7. A mold for receiving molten glass comprising a member having affixed to a receiving surface thereof a layer of boron nitride.

8. A carbon member for a mold receiving cast molten glass, said member being provided with a surface layer of boron nitride whereby adhesion of molten glass cast into contact with said member is prevented.

ROY W. MOORE.

Referenced by
Citing PatentFiling datePublication dateApplicantTitle
US2478624 *Dec 10, 1946Aug 9, 1949Gen ElectricCentrifugal casting of glass bushings
US2593771 *Apr 17, 1946Apr 22, 1952Westinghouse Electric CorpApparatus for the manufacture of glass articles
US2726160 *Nov 12, 1952Dec 6, 1955Norton CoBoron nitride dispersion
US2806799 *Dec 31, 1954Sep 17, 1957Norton CoProcess of molding boron carbide and boron
US3041690 *Jul 18, 1960Jul 3, 1962Hughes Aircraft CoProcessing semiconductor material
US3063858 *Jul 22, 1959Nov 13, 1962Nat Res CorpVapor source and processes for vaporizing iron, nickel and copper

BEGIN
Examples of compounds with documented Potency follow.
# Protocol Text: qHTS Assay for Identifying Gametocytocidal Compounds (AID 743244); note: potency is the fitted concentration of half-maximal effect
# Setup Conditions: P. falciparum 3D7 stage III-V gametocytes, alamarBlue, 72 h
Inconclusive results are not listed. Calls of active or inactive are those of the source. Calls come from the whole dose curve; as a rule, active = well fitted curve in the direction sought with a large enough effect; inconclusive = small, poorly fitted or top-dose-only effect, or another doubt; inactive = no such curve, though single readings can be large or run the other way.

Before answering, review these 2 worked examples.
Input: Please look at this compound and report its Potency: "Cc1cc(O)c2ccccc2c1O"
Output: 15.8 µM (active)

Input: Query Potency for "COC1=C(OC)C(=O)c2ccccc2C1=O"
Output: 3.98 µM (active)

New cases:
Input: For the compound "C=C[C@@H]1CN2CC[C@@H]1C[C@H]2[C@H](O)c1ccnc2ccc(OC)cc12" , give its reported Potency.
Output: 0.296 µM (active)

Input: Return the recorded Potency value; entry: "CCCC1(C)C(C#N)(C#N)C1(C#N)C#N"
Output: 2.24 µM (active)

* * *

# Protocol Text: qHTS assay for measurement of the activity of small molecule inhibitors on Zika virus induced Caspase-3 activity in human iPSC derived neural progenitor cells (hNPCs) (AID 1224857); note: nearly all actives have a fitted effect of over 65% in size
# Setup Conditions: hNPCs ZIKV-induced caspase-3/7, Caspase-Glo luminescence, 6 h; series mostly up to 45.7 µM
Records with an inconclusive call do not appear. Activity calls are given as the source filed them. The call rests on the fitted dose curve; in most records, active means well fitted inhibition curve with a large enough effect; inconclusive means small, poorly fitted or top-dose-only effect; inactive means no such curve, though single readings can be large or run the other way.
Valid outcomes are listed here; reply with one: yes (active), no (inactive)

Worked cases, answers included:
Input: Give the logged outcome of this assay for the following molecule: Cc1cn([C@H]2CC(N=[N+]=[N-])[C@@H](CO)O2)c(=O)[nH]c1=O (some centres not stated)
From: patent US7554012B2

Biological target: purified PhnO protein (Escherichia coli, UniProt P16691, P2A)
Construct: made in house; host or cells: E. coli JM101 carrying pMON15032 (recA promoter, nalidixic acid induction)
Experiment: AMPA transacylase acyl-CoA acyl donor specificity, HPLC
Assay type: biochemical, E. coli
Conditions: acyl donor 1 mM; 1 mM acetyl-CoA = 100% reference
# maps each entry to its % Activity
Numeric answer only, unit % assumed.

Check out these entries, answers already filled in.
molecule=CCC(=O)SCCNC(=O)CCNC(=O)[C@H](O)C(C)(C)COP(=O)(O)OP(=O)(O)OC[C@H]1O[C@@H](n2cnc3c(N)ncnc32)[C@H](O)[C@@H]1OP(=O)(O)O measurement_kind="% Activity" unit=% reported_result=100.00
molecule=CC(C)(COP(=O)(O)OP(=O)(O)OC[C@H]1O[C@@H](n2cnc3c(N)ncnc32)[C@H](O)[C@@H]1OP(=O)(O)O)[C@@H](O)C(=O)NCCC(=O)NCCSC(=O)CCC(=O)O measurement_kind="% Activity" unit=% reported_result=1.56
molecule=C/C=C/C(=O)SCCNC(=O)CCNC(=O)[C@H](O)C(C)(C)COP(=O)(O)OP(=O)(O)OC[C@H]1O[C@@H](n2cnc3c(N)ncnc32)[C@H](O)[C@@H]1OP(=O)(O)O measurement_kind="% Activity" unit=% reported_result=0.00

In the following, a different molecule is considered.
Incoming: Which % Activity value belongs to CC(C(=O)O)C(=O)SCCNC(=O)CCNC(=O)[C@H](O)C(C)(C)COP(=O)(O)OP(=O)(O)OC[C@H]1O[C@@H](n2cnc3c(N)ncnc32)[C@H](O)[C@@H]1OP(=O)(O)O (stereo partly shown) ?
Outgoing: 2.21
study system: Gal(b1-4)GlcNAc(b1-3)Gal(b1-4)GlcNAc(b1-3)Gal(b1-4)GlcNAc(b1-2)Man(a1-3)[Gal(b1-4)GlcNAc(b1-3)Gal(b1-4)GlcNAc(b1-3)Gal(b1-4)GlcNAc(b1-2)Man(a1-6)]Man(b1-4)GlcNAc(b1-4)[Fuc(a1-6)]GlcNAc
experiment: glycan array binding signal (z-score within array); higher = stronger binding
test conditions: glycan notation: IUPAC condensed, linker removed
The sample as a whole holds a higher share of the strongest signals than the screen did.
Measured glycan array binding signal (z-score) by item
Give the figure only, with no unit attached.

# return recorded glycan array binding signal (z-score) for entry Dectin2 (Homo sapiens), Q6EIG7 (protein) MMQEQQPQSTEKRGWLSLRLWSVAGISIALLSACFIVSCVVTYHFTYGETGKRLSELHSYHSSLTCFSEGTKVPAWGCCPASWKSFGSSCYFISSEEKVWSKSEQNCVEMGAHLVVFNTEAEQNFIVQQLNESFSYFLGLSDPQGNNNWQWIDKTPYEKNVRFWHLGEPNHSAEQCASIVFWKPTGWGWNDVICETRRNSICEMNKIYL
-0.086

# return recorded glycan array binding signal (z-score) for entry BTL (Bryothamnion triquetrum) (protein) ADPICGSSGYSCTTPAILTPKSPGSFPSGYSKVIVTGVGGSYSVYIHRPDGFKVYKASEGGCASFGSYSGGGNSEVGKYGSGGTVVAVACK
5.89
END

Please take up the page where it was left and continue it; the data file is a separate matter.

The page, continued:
US3063865 *Jun 3, 1957Nov 13, 1962Nat Steel CorpProcess of treating a boron nitride crucible with molten aluminum
US3084060 *Apr 25, 1960Apr 2, 1963Nat Res CorpProcess of coating a refractory body with boron nitride and then reacting with aluminum
US3103428 *Mar 27, 1959Sep 10, 1963 Method of casting pure silicon shapes
US3244497 *Sep 27, 1962Apr 5, 1966Bausch & LombGlass press mold structure with temperature regulation
US3327370 *Feb 15, 1963Jun 27, 1967Nat Res CorpProcess for manufacture of coated superconductive ribbons
US3342249 *May 23, 1966Sep 19, 1967UlmerMethod of coating a metallic mold surface with a boron containing compound
US3462522 *Dec 2, 1966Aug 19, 1969Gen ElectricDeposition of pyrolytic material
US3479206 *Mar 7, 1966Nov 18, 1969Owens Illinois IncMetal chute coated with fluorocarbon polymer containing boron nitride platelets
US3503787 *Jan 31, 1967Mar 31, 1970United States Borax ChemMethod of making refractory aluminum nitride coatings
US3533905 *Feb 13, 1967Oct 13, 1970Carborundum CoFused-cast composite refractory bodies and process of producing same